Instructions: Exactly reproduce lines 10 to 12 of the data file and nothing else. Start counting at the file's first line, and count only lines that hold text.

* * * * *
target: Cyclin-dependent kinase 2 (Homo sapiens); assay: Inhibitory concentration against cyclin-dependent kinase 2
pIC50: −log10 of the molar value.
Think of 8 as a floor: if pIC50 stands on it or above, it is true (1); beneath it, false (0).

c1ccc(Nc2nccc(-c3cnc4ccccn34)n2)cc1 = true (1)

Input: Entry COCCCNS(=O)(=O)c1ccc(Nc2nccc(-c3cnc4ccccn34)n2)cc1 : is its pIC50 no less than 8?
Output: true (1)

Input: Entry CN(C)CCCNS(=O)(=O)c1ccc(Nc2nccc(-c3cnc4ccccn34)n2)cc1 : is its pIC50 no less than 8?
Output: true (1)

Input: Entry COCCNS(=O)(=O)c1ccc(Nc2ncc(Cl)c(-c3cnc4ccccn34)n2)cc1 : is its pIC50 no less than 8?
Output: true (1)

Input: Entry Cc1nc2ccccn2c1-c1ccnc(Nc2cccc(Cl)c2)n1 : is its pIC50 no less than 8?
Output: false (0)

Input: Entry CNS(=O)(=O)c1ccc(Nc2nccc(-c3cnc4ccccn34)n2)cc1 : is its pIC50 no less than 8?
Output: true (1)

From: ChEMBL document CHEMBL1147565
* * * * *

Output: true (1)

Input: Entry Cc1nc2ccccn2c1-c1ccnc(Nc2cccc(Cl)c2)n1 : is its pIC50 no less than 8?
Output: false (0)